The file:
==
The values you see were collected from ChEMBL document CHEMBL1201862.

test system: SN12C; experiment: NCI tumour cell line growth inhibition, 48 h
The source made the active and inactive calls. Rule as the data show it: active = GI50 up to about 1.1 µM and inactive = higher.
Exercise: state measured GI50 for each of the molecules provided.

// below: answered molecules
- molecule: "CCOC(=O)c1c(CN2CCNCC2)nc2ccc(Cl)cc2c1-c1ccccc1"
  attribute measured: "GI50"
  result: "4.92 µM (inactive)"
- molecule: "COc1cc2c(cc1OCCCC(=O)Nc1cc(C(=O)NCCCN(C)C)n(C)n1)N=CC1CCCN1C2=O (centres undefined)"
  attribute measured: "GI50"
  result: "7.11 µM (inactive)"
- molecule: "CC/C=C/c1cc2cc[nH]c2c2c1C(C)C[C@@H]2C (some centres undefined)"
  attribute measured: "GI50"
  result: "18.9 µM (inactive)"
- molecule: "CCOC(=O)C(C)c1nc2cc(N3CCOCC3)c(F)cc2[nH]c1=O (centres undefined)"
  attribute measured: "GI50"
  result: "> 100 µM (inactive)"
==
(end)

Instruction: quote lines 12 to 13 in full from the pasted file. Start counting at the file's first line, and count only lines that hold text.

- molecule: "CC/C=C/c1cc2cc[nH]c2c2c1C(C)C[C@@H]2C (some centres undefined)"
  attribute measured: "GI50"